When designing your domain model for an application, the natural solution might end up using a
nil to model the absence of a value. In these cases, you might need to reach for null-based ordering within your database. When you’re writing a Ruby on Rails application, you’re most likely going to use ActiveRecord as the interface to your database. While ActiveRecord supports most queries out-of-the-box, sometimes you have to go off the beaten path.
Null-based ordering is one of those situations. Since ActiveRecord’s ordering works based on simple
key: :direction pairs, it is hard to perform null-based ordering outside of using the built-in behavior of your database. This article outlines two ways you can structure this type of null-based ordering, along with the caveats of using them.
A simple model
For this article, consider the following model. You want to deliver notifications to your customers. Each notification has a header and a body. You deliver the notification to an account via a “delivery” and the owner of the account receives the delivery and reads it at two separate times. When showing notifications to the owner of an account, you want to show unread notifications first in reverse order of delivery, then show the read notifications in the order that the owner read them.
Let’s run through a Class-Responsibility-Collaborator card exercise to define your model. Looking at this short description, we see three nouns that are candidates for models:
Delivery. We also see four properties: a
delivered at time, and a
read at time. We also see two responsibilities, “show unread notifications first” and “show read notifications in the order the owner read them.”
We can translate these findings to the following model:
This simple model uses a join model to represent the act of delivering a notification. By modeling an act, the join model makes the model more flexible by allowing us to easily deliver notifications to multiple accounts. It also separates the two concerns — the content of the notification and the act of delivering it — so that they can be independently modified.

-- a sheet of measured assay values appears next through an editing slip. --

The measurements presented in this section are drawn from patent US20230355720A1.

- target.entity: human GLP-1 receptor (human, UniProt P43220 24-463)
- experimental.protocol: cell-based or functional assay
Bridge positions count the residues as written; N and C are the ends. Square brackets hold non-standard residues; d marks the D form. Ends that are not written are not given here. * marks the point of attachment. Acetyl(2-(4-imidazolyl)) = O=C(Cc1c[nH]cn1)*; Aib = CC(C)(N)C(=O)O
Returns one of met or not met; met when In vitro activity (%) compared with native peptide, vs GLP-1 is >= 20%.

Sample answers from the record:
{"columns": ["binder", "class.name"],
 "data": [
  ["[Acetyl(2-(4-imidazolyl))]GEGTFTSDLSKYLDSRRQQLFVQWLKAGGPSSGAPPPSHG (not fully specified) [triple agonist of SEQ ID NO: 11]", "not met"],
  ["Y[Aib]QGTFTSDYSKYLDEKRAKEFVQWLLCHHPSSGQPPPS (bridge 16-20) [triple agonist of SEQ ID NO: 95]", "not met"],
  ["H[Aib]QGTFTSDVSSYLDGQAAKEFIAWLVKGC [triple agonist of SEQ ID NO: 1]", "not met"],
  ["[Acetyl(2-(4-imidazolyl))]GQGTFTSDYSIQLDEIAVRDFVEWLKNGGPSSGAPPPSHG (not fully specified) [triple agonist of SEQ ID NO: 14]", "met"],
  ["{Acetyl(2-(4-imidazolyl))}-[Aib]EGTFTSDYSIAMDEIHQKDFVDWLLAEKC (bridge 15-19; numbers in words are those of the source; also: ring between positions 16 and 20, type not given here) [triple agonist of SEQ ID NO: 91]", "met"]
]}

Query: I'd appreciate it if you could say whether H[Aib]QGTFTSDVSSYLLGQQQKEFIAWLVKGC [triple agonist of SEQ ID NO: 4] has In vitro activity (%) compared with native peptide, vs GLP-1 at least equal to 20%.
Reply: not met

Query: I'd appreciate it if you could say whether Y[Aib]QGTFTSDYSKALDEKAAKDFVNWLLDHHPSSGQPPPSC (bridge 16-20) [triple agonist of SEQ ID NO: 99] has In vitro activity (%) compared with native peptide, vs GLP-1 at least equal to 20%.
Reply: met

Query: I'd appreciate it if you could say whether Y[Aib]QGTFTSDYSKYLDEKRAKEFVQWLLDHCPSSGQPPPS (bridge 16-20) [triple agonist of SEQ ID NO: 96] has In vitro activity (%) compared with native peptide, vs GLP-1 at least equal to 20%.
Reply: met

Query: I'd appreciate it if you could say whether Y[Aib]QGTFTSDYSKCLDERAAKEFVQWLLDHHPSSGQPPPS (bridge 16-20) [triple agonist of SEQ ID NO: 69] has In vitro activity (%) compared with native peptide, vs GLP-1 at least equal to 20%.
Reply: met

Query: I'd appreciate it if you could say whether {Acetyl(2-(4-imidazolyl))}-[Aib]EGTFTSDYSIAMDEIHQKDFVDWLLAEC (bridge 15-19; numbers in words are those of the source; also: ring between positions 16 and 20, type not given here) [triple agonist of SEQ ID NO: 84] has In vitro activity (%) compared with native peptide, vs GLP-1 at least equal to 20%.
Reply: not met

Now that we have a model, let’s think about how to satisfy the goal of the brief.
Default null ordering
By default, SQL considers
NULL to be a value less than any present value. When you order by a nullable field, an
ORDER BY read_at ASC places all
NULL values at the end of the results, whereas an
ORDER BY read_at DESC clause places them at the beginning.
With that knowledge, it’s straightforward on how to place the unread notifications at the start of the list:
I find SQL fragments to be frustrating to write because typos are less obvious and you can’t use Rails’ aliased attributes so we could refactor this to use
ActiveRecord::Relation#merge to write each clause in the natural sense:
Now we have the unread messages at the beginning of the list … but the most recently read last. That doesn’t quite match our brief. What we want is for the unread notifications to be listed first, but the read ones to be listed in ascending order. What can we do?
Null-based ordering in SQL:2003
The 2003 version of the ISO SQL added a null ordering clause that allows you to specify
NULLS FIRST or
NULLS LAST for a nullable field. This changes the default interpretation of null for the purposes of sorting. Using this logic, we could change the query to:
This gets the notifications in the order we want, except for when there are multiple unread messages. Let’s fix that:
ORDER BY clause handles “unread notifications first […] read notifications in the order in which the owner read them.” And the second handles “unread notifications in order of delivery” because the database will only apply it to break ties where
read_at is the same value (usually only for unread notifications).
Refactoring to Arel
Since ActiveRecord does not, by default, support